Low rates boost NZ’s housing affordability
Wednesday 21 August 2019
Declining house prices and low interest rates have improved housing affordability across New Zealand over the first half of 2019, a new report from Moody’s Investors Service shows.
By Miriam Bell
According to the report, on average, New Zealand households taking out a 70% loan-to-value ratio (LVR) mortgage needed 29.7% of their income to meet monthly mortgage repayments in June 2019.
That’s as compared with 30.5% in June 2018, largely as a result of declining interest rates.
At the same time, median house prices in New Zealand increased by 4.5% in that time, which was a lower rate than the prior year, and therefore weighed less on affordability.
Further, mortgage interest rates declined by an average 0.44 percentage points while salaries increased by 2.8% in the year to March 2019.
Moody’s analyst Karen Burkhardt says this all decreases the risk of mortgage delinquencies and defaults.
They expect house price growth to continue at a slower pace over the next year, she says.
“This, coupled with low mortgage interest rates and continued modest income growth, will keep housing affordability broadly stable, which is a credit positive for rated covered bonds.”
The report also says the Reserve Bank’s OCR cuts this year will support the market, while the government’s rejection of a capital gains tax is likely to bring property investors back into the market.
But Moody’s expects growth to be moderate due to the ongoing impact of the Reserve Bank’s macro-prudential measures, and government housing policies like the foreign buyer ban and new rules for the ring-fencing of rental property losses.
The report shows that improvement in affordability varied by region, depending on the level of house price growth and the extent to which this was offset by changes to incomes and mortgage interest rates.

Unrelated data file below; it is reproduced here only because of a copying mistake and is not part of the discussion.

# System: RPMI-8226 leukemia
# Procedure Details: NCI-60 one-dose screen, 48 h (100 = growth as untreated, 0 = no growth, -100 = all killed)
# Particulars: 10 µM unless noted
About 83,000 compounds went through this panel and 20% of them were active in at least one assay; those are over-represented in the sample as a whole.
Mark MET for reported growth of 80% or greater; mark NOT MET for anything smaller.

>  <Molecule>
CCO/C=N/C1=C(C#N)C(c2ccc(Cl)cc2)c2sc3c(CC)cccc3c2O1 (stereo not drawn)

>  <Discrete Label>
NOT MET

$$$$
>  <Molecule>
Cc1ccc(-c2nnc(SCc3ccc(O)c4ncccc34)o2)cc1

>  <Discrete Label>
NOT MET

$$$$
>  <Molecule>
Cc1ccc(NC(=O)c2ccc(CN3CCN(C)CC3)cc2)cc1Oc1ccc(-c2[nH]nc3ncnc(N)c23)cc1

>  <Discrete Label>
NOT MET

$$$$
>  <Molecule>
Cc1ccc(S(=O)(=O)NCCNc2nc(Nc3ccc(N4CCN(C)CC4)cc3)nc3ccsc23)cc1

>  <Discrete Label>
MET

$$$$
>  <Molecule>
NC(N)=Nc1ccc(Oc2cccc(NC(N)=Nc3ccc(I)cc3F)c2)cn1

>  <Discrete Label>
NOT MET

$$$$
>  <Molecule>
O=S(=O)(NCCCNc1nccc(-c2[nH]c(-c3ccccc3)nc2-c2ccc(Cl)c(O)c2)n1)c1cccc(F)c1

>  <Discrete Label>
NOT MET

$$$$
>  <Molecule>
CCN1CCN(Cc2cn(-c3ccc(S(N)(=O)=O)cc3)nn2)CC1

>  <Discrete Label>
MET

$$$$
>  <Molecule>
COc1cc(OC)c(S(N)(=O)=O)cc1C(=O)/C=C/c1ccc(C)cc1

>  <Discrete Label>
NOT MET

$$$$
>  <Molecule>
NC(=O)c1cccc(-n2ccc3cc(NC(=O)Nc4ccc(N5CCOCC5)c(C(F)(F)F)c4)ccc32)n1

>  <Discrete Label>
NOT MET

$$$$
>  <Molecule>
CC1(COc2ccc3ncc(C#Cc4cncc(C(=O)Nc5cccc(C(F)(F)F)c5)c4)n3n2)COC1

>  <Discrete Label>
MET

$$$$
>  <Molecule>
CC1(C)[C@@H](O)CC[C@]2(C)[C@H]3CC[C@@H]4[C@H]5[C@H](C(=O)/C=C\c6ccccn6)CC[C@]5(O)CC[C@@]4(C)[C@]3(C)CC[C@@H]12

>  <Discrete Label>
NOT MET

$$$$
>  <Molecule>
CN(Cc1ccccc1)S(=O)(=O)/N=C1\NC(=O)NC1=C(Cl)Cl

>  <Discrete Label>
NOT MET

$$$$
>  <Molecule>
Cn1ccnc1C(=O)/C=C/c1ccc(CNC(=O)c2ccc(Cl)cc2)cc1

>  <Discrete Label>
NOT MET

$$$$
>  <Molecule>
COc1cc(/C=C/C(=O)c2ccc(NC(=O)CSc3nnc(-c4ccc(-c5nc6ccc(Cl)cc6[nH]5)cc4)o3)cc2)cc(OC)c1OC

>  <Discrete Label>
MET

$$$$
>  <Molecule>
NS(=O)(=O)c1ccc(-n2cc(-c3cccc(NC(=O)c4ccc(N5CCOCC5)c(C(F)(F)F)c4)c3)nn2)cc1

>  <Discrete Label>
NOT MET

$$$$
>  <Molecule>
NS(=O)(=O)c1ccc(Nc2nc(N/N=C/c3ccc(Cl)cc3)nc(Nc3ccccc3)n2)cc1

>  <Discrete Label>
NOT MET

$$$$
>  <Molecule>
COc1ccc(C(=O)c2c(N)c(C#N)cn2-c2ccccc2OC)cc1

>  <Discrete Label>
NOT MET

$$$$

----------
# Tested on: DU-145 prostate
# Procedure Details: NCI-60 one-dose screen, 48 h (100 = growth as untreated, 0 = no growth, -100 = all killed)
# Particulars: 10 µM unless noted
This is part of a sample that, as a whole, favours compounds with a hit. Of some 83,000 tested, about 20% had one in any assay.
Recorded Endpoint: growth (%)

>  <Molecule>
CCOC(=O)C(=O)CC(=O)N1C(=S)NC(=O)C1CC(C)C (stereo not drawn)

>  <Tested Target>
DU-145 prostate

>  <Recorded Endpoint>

Auckland recorded the greater improvement but remains the least affordable region in the country.
Moody’s estimates that new homeowners in Auckland required an average of 38.2% of their household income to meet monthly mortgage repayments in June 2019, as compared with 41.1% in June 2018.
The situation in Auckland is particularly relevant for New Zealand covered bonds, as just under half of mortgages in the cover pools are for properties located in the city.
Also, of all regions in New Zealand, Auckland is the most sensitive to changes in house prices, interest rates and LVRs.
Meanwhile, affordability also improved in other regions over the year to June 2019, including Bay of Plenty, Northland, Waikato, Canterbury, Gisborne, Marlborough, West Coast and Wellington.
Improvements in affordability were largely due to lower mortgage interest rates and modestly rising household incomes.
However, housing affordability deteriorated in Hawke's Bay, Manawatu-Whanganui, Nelson, Otago, Southland, Taranaki and Tasman, primarily as a result of rising house prices.
Better housing affordability decreases the already relatively low risk of delinquencies and defaults in New Zealand’s mortgage collateral, the report states.
That’s because the low LVR of mortgages on average in New Zealand cover pools mitigate the risks posed by poor housing affordability. The weighted average LVR of mortgages in cover pools ranges between 43.9% and 54.8%, depending on the covered bond programme.
Comments from our readers
No comments yet
Sign In / Register to add your comment
Claims about the sky-high gains generated by property flippers ignore the costs and taxes that come with trading properties – and that means the profit assumptions are wrong, property experts say.
KiwiBuild “reset” policies will boost demand, rather than supply, and that will lead to house price rises, Westpac’s economists are predicting.
Auckland-based commercial property disrupter, Jasper, has raised $2.3 million in seed funding following investment from European asset manager M7 Real Estate.
The Reserve Bank’s decision to slash the Official Cash Rate (OCR) by 0.5% to a historic low of 1.0% has shocked the financial community, but what could it mean for the housing market?